Saskatoon man assaulted, has part of beard cut off in attack motivated by anti-Muslim hate

A Saskatoon man was stabbed, beaten and had his beard cut in an early-morning attack motivated by anti-Muslim hate.

Man says assailants yelled, 'Why you are here?' and told him they didn't like that he is Muslim

Muhammad Kashif says he was cut, hit over the head and had part of his beard cut off in an early morning attack in Saskatoon on Friday. (Submitted by Muhammad Kashif)

WARNING: This story contains details and an image of an injury readers may find disturbing.

A Saskatoon man was stabbed, beaten and had his beard cut in an early-morning attack motivated by anti-Muslim hate.

Muhammad Kashif said the attack happened around 5:30 a.m. CST Friday morning in an east-side alley. He said he was near his parked car when another car drove up behind him.

"They attacked ... on my back with a knife or something," Kashif said, adding they were also verbally abusing him.

"Using F-word and saying 'Why you are here? We don't like you are Muslim, why are you wearing this dress?'

"And then one guy held my hands and the other guy cut my beard."

Kashif said he was stabbed in the arm and then hit over the head with the cane he uses for walking, knocking him unconscious. He said the attackers were gone when he regained consciousness.

He lost his keys and phone in the attack and tried to get help at a neighbour's house, but they were asleep. He was eventually able to flag down someone driving by.

"He asked me what happened, I told him, 'I have a stab' and then he called 911."

Kashif was taken to hospital where he received 14 stitches to close a wound on his arm.

Kashif needed 14 stitches to close a wound on his arm after an attack Friday morning in Saskatoon. (Submitted by Muhammad Kashif)

He said police came to the hospital and took a statement from him.

Saskatoon police said the serious assault unit is investigating with support from the equity and cultural engagement unit.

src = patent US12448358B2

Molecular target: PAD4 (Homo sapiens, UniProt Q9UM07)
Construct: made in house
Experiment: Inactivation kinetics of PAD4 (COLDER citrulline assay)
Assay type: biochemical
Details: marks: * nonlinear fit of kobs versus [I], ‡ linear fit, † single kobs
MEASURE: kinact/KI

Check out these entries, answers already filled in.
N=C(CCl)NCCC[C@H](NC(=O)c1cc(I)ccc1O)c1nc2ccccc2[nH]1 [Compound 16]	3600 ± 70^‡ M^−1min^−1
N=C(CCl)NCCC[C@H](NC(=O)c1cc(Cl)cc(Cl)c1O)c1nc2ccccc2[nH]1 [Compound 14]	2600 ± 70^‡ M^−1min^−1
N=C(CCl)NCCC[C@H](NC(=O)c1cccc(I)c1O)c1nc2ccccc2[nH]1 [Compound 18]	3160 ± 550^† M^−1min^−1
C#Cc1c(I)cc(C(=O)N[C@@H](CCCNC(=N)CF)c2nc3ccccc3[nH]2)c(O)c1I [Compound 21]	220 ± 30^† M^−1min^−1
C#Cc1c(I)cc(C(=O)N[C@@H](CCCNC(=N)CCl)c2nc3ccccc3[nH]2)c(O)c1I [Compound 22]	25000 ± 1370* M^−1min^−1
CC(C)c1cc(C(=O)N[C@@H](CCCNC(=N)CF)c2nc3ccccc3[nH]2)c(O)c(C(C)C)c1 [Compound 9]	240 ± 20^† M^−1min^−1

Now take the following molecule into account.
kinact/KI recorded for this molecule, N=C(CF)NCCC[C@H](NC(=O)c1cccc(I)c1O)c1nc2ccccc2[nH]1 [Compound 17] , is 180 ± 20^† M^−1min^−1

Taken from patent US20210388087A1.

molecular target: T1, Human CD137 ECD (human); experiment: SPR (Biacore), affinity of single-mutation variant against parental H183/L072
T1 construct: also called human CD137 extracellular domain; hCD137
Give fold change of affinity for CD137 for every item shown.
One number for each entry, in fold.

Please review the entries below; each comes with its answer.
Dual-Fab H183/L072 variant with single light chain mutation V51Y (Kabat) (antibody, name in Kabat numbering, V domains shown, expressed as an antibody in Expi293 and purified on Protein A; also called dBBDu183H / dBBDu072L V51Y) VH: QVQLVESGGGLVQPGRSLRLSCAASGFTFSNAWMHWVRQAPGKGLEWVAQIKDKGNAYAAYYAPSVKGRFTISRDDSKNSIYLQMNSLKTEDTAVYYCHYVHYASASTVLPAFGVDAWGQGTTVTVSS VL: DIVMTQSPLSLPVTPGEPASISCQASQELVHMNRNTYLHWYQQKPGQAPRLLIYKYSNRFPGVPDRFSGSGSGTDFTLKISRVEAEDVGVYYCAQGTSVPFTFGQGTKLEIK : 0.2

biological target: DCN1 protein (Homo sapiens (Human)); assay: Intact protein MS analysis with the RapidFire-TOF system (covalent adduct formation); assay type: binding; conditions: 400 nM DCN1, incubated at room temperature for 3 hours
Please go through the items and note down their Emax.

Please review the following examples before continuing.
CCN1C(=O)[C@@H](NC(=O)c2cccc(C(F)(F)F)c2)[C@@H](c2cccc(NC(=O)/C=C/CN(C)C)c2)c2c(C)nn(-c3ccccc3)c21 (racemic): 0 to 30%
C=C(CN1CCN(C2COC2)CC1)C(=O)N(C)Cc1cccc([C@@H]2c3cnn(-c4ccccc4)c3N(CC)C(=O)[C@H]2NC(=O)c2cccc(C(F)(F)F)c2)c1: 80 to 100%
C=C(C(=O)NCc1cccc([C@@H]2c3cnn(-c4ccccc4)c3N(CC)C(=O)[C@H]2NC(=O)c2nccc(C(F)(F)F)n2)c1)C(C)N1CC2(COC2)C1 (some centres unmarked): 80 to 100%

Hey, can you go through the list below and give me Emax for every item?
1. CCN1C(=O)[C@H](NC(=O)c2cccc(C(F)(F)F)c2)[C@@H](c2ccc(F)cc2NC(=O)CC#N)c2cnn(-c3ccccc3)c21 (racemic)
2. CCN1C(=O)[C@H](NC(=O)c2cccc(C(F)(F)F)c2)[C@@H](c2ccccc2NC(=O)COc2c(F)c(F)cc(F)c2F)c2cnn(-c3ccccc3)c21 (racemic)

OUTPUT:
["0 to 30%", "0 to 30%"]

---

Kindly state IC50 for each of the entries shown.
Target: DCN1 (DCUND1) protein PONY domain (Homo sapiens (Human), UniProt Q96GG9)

They are asking anyone with information or who may have witnessed the assault to call police.

Kashif said he is unsure if there were two or three attackers, but that he recognized one of them as a person who had previously verbally abused him.

Kashif said he came to Saskatoon in 2006 from Montreal.

"I am 12 years old when I came to this country and they are telling me, 'why you are here?'" he said. "Why do they have to cut my beard?"

Kashif said the attack has left him, his wife and their three young children very scared.

This is what Kashif's beard looked like before he was attacked. (Submitted by Muhammad Kashif)

A Walk Against Racism and Islamophobia is happening in Saskatoon Friday evening. Ali Ahmad, director of social and cultural affairs of the Pakistan Canada Cultural Association of Saskatoon, is one of the organizers.

He said the walk was originally arranged in response to the June 6 attack in London, Ont., that killed four members of a Muslim family as they were out for an evening walk, but that there have since been more incidents such as the recent attack on two sisters wearing hijabs outside of Edmonton by a man wielding a knife, and now the Saskatoon incident Friday morning. 

"Of course I was angry and horrified [when told of Friday's attack]," Ahmad said. "But more importantly, I was confused. I don't want events like this happening in my city, in my home."

Ahmad said there is a fear in the community.

"We need to reassure them that they are safe," he said. "We need to create a sense of security that they can walk freely in this home, in this city they call home."

Ahmad said Saskatoon has to come up with a long-term strategy to confront these hateful acts of violence.

With files from Morgan Modjeski